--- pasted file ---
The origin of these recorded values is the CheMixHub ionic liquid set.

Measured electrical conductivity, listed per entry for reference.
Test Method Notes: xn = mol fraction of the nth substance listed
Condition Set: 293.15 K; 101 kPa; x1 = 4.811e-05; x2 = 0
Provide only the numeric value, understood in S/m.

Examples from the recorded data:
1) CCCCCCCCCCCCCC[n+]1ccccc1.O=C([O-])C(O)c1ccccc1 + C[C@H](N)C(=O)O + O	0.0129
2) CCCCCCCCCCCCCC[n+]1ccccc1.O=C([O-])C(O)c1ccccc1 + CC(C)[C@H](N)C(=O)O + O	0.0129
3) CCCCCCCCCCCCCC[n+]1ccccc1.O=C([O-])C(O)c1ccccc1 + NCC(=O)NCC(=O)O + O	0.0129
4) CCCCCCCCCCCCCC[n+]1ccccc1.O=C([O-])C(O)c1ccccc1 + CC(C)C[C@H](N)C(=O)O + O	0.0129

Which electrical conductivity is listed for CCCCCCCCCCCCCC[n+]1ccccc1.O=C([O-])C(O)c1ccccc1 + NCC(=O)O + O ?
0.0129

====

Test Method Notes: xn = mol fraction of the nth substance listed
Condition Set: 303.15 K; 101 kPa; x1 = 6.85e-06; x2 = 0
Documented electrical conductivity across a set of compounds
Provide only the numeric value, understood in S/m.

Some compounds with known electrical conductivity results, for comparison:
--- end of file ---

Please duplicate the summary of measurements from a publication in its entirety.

The origin of these recorded values is the CheMixHub ionic liquid set.

Measured electrical conductivity, listed per entry for reference.
Test Method Notes: xn = mol fraction of the nth substance listed
Condition Set: 293.15 K; 101 kPa; x1 = 4.811e-05; x2 = 0
Provide only the numeric value, understood in S/m.

Examples from the recorded data:
1) CCCCCCCCCCCCCC[n+]1ccccc1.O=C([O-])C(O)c1ccccc1 + C[C@H](N)C(=O)O + O	0.0129
2) CCCCCCCCCCCCCC[n+]1ccccc1.O=C([O-])C(O)c1ccccc1 + CC(C)[C@H](N)C(=O)O + O	0.0129
3) CCCCCCCCCCCCCC[n+]1ccccc1.O=C([O-])C(O)c1ccccc1 + NCC(=O)NCC(=O)O + O	0.0129
4) CCCCCCCCCCCCCC[n+]1ccccc1.O=C([O-])C(O)c1ccccc1 + CC(C)C[C@H](N)C(=O)O + O	0.0129

Which electrical conductivity is listed for CCCCCCCCCCCCCC[n+]1ccccc1.O=C([O-])C(O)c1ccccc1 + NCC(=O)O + O ?
0.0129

====

Test Method Notes: xn = mol fraction of the nth substance listed
Condition Set: 303.15 K; 101 kPa; x1 = 6.85e-06; x2 = 0
Documented electrical conductivity across a set of compounds
Provide only the numeric value, understood in S/m.

Some compounds with known electrical conductivity results, for comparison: